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3D Printing poised to Grow Carbon Fiber Market

3D printing further reduces the cost of labor and machines for carbon fiber parts.

With a growing demand for strong and lighter parts at an affordable cost, manufacturers look to carbon fiber. Unfortunately, the process takes time, manual labor, and might experience variations from part to part. There is a demand for automating carbon fiber processes. 3D printing has integrated carbon fiber, but like the traditional process, it took time and while it reduced cost by minimizing manual labor that was offset but expensive machines. Stratasys previewed at RAPID 2018 a new carbon fiber printer that reduces the barrier with an industrial quality system that is being offered at $70,000 USD. The 3D printer, Fortus 380 CFE, began shipping last week.   

Recently, composite materials have seen a year-over-year market growth between 8 to 12%. Carbon fiber composite applications and carbon fiber reinforced polymers are considered clean energy technologies by the U.S. Department of Energy because they enable “light-weighting,” which reduces energy consumption. It’s estimated that each ten percent reduction in vehicle mass drives a six to eight percent increase in fuel economy.

For both its IndyCar and NASCAR race cars, Team Penske uses FDM to produce prototypes and end-use parts from carbon-fiber-filled Nylon 12 composite material. The team recently used the composite to produce a mirror housing for its NASCAR race teams. After designing the mirror housing, engineers then customized the design for each of their Cup Series drivers before building the final parts from the composite via FDM. The carbon-fiber based material enabled Team Penske to produce lightweight mirror housings with high impact resistance and high stiffness, each of which is critical in motorsports. The composite’s stiffness is especially beneficial when making thin-walled parts, so the parts won’t flex under the aerodynamic loads produced on track.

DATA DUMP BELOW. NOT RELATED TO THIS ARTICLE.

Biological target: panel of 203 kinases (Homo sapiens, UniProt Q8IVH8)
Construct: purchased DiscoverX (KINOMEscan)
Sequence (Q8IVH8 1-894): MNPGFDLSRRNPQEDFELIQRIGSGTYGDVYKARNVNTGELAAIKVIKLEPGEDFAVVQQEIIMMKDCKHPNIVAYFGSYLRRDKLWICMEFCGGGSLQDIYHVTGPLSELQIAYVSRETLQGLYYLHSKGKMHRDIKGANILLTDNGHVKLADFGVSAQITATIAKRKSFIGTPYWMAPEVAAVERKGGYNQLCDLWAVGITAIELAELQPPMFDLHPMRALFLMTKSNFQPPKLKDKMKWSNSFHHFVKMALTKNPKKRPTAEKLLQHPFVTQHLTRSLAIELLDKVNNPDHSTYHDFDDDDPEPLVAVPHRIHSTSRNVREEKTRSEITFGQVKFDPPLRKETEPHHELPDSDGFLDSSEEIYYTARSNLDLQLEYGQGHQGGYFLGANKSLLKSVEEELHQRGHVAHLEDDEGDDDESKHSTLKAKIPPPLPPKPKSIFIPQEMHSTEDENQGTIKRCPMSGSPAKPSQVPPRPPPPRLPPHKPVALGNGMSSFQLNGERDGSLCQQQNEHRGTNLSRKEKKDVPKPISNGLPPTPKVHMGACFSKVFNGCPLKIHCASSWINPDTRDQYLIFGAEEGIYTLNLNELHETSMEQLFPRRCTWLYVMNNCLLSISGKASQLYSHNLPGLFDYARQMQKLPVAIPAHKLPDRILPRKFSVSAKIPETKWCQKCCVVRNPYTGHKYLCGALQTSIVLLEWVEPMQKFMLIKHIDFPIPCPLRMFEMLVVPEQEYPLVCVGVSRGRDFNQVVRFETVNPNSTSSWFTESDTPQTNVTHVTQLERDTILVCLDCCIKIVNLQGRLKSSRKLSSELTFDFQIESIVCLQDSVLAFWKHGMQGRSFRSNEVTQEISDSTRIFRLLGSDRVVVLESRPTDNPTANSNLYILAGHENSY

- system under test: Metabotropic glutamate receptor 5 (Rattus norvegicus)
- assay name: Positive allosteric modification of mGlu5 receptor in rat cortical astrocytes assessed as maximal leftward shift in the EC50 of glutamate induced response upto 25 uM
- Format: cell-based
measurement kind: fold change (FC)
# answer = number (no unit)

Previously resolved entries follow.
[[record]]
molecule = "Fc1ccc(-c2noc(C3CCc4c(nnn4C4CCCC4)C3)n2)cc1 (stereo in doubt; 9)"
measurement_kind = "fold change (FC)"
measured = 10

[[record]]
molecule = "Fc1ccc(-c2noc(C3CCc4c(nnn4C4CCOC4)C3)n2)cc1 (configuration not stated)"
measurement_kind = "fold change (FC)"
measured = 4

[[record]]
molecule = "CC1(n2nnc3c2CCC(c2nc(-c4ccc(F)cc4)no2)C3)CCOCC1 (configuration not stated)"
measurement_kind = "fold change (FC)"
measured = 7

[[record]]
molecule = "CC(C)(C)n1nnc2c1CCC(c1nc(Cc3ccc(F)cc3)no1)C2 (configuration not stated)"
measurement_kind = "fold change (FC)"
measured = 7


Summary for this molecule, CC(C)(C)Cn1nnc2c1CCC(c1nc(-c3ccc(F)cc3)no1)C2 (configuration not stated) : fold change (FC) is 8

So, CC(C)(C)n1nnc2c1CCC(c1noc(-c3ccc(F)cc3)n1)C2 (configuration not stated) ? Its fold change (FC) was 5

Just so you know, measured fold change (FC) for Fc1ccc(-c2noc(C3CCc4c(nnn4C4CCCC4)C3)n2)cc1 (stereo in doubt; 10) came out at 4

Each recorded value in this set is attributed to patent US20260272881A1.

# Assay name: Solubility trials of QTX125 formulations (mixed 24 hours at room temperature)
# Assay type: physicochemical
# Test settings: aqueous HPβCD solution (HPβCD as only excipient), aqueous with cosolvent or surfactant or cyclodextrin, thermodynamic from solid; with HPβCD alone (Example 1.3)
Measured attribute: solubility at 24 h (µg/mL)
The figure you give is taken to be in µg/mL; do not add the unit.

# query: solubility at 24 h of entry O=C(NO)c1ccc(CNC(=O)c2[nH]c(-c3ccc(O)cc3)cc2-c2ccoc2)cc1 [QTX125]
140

For both Indy and NASCAR circuits, Team Penske uses Stratasys FDM and carbon-fiber-filled Nylon 12 for strong, lightweight parts.

Additive applications for carbon-fiber filled Nylon12 may include:

  • Functional prototyping of composite or metal parts
  • Short production runs in a high-strength material
  • Producing lightweight assembly tools for better ergonomics and reduced worker fatigue
  • Replacing metal parts with high strength, lightweight composite ones

Stratasys expects the quickest adopters of its Fortus 380 CFE 3D Printer to be those making tooling and fixtures and those in industries that include Automotive; Recreational Sporting Equipment; Marine; Orthosis and Prosthesis; Defense; Aerospace; Medical Equipment; Oil and Gas.

Similar to a typical injection molded carbon fiber reinforced plastic part, Stratasys Nylon 12CF is 35 percent chopped carbon fiber by weight, and it exhibits the highest stiffness-to-weight ratio of any FDM or FFF 3D printed part.

The Fortus 380 CFE

  • Layer thickness of 0.010 in. (0.254 mm)
  • Layer thicknesses (ASA thermoplastic) 0.010 or .005 in. (0.127 mm)
  • Build chamber 14 x 12 x 12 in. (355 x 305 x 305 mm)
  • Water-soluble support material removal
  • Four times stronger than a competitively priced alternative in the X and Y axis
  • Maintain its mechanical properties at a 40 percent higher temperature
  • Between two and five times faster than the competitively priced carbon-fiber-based 3D printer.

The Fortus 380mc Carbon Fiber Edition 3D Printer and a Team Penske NASCAR race car will be on display at the Stratasys IMTS booth # 431600 September 10 — 15 at Chicago’s McCormick Place.

Using carbon-fiber-filled Nylon 12, The Fortus 380CFE will exhibit the highest stiffness-to-weight ratio of any FDM or FFF part.

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